PAESAGGI DELLA RUHR
Between 1927 and 1935, Albert Renger-Patzsch, one of the most important artists of New Objectivity in Germany, took a series of photographs in the Ruhr area, creating a detailed representation of one of the most archetypal industrial landscapes in Europe. This is the only non-commissioned work by Renger-Patzsch, an authentic masterpiece of documentary and modernist photography that later influenced numerous photographers, including Bernd and Hilla Becher and the major representatives of the so-called Düsseldorf school. Today the 70 photographs in this exhibition are more important than ever: they provide a vital visual support for the debate on urbanism, the growth of cities and the regeneration of landscape in mining areas.
Exhibition organized with the special support and the scientific collaboration of the Ann und Jürgen Wilde Foundation, Pinakothek der Moderne, Munich.
Sala degli Incamminati
Via delle Belle Arti, 6 – Bologna
Albert Renger-Patzsch was born in Würzburg in 1897, the son of a musician and music shop owner. His father was an enthusiastic amateur photographer and taught his son the techniques used at that time.
In 1922 he abandoned his study of chemistry at the Technical University in Dresden and was appointed head of the picture archive at Folkwang Verlag in Hagen. There he closely collaborated with the publisher and supporter of ‘biosophy’ Ernst Fuhrmann, who in 1924 hired in his recently founded publishing house Auriga. In 1925 he settled in Bad Harzburg and started working as a freelance photographer in Bad Harzburg, where he received his first commissions for industrial and commercial clients.
In 1927 Carl Georg Heise hosted the photographer’s first solo exhibition in the Behnhaus in Lübeck, with pictures of the Ruhr district.
One year later Kurt Wolff Verlag published his most celebrated book Die Welt ist schön, a collection of one hundred photographs in which natural forms, industrial subjects and mass-produced objects are presented with the clarity of scientific illustrations. The volume was received as the photographic counterpart of the pictorial movement known as New Objectivity. Strong and immediate, the photographs show the distinctive features of Renger-Patzsch’s approach: close-ups of plants and animals, solitary city streets, bold industrial architectures, details of machines, still lifes of items produced by those same machines.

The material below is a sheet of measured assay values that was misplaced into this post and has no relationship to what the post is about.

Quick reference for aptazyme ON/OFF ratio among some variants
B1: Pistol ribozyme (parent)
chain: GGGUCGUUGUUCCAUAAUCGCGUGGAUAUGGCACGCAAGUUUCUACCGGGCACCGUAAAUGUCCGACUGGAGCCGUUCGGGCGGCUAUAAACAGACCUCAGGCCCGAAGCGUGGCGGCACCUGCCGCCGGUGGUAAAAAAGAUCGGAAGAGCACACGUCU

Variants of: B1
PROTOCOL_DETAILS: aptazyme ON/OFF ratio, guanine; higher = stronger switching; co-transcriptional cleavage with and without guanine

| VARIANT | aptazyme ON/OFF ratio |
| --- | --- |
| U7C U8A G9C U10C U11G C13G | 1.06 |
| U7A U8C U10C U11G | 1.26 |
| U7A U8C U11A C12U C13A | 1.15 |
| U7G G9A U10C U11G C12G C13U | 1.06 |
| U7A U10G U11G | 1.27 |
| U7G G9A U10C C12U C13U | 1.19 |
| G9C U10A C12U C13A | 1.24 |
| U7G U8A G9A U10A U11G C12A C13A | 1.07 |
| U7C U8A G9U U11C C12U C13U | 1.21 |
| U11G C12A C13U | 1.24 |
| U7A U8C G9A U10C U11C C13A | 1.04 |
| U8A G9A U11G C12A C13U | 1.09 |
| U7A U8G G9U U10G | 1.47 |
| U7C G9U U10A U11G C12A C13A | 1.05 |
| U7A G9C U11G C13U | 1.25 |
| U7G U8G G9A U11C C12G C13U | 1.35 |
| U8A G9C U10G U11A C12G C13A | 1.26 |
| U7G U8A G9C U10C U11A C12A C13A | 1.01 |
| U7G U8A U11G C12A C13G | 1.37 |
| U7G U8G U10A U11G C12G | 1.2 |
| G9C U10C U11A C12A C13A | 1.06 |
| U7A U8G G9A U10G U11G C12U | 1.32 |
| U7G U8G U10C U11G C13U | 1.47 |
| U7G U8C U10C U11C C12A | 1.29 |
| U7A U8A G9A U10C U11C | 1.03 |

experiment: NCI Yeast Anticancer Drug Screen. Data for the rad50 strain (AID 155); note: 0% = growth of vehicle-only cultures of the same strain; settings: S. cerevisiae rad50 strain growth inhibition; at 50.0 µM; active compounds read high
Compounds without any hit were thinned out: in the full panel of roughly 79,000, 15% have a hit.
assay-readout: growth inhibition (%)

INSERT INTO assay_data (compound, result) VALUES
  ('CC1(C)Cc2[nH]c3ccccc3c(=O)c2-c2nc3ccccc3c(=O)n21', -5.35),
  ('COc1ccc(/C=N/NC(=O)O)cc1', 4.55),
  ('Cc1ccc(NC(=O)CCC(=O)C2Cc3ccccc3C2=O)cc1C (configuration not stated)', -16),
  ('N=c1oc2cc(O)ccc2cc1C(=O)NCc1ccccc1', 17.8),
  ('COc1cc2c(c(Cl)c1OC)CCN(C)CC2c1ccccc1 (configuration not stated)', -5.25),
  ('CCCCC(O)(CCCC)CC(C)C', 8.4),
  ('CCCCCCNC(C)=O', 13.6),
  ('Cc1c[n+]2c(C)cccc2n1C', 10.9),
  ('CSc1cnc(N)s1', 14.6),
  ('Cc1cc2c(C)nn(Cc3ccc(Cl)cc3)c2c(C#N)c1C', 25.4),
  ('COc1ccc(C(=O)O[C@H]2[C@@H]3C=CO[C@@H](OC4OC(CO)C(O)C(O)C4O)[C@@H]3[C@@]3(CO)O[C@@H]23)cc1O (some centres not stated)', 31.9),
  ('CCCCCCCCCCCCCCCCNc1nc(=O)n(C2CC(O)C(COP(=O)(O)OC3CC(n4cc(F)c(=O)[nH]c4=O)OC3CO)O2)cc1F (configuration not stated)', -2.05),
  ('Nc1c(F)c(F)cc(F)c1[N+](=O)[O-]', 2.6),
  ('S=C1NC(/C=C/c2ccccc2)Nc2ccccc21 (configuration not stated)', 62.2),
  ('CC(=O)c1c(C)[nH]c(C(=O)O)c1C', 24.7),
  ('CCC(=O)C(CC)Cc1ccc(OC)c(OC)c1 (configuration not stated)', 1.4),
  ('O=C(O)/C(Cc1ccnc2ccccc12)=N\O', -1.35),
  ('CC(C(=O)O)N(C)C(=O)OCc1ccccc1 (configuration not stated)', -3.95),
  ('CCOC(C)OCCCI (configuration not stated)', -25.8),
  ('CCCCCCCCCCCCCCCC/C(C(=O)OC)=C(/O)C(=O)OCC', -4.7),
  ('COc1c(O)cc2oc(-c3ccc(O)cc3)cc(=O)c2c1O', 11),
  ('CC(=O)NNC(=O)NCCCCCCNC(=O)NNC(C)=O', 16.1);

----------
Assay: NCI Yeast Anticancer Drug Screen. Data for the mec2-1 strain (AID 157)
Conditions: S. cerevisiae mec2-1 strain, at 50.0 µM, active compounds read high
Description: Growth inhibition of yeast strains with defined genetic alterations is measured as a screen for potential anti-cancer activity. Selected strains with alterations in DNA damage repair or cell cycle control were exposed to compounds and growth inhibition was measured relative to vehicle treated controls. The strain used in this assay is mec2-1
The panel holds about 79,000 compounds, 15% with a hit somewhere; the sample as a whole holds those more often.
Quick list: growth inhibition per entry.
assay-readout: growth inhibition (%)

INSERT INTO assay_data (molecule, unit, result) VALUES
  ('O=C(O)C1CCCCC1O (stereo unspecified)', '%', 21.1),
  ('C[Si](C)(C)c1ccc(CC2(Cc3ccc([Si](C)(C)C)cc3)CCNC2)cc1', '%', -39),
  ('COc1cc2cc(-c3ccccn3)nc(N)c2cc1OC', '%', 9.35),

In the following years the artist exhibited in solo and group shows in Germany and abroad. He worked on a number of commissions for industrial clients including Continental, Hanover (1928), Fagus, Alfeld (1928), Vereinigte Stahlwerke, Düsseldorf (1930), Zündapp, Nuremberg (1930) and Schott, Jena (1936–1939).
In 1929 he moved to Essen, where the Museum Folkwang provided him with a studio. In 1931 Eisen und Stahl is listed among the “Fifty Most Beautiful Books of the Year.”
From 1935 to 1940 he received numerous commissions for publications and for industry, involving extensive travelling throughout Europe. During Second World War, in 1941–1944, he took part in the documentation of the Atlantic Wall coastal defence system, commissioned by the Todt Organisation. The majority of Albert Renger-Patzsch Archive in the Museum Folkwang was destroyed in an air raid on Essen. Moves to Wamel, Möhnesee near Soest in 1944.
From 1945 to his death in 1966 he obtained continuous commissions from publishing houses and companies, always developing his own photographic research, particularly focused on the depiction of nature and the environment.
© Albert Renger-Patzsch / Archiv Ann und Jürgen Wilde, Zülpich / by SIAE 2019
Sala degli Incamminati
Via delle Belle Arti, 56 - Bologna
The Painting Gallery is located in the former Jesuit novitiate of Sant’Ignazio, built in the latter half of the seventeenth century and designed by Alfonso Torreggiani. The permanent collection features works from the thirteenth through the eighteenth century by a wide range of famous artists such as Raphael; Giotto; Ludovico, Annibale, and Agostino Carracci; Guido Reni; and Amico Aspertini, as well as other important collections.